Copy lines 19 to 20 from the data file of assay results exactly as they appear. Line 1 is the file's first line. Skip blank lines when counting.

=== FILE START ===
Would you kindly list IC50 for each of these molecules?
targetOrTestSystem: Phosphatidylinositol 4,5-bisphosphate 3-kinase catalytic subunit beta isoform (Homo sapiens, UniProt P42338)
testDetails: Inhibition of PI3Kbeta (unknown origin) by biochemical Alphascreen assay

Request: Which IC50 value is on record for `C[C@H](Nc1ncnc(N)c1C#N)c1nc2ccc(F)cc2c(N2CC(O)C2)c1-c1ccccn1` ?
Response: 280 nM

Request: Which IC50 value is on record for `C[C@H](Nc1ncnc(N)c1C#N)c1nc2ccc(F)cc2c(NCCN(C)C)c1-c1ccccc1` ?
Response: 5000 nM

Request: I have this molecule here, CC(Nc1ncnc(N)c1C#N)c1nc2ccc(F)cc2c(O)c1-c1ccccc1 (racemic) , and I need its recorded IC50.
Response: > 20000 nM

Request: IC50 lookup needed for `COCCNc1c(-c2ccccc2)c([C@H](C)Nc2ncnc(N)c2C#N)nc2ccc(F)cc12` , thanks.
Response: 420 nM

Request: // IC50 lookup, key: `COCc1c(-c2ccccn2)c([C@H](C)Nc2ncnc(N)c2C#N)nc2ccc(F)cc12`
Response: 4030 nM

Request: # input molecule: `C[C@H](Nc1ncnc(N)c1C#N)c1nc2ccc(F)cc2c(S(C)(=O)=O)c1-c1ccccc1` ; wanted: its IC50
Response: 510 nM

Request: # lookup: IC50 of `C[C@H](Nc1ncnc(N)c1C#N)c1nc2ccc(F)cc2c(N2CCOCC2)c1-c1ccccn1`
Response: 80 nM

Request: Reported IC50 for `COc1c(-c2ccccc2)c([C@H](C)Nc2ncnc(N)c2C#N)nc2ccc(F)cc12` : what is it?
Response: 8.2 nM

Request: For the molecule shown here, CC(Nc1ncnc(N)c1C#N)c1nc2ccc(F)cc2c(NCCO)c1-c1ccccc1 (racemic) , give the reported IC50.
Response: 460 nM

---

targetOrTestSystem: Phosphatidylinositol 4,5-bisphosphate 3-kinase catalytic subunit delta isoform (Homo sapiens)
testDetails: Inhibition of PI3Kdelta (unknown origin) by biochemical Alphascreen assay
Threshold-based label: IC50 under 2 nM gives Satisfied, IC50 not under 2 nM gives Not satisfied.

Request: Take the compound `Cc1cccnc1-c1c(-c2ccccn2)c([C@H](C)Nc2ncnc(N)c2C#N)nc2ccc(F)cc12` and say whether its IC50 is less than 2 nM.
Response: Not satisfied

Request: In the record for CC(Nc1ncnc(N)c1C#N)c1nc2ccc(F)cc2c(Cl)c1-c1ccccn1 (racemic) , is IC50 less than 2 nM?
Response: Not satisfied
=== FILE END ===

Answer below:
Response: 8.2 nM

Request: For the molecule shown here, CC(Nc1ncnc(N)c1C#N)c1nc2ccc(F)cc2c(NCCO)c1-c1ccccc1 (racemic) , give the reported IC50.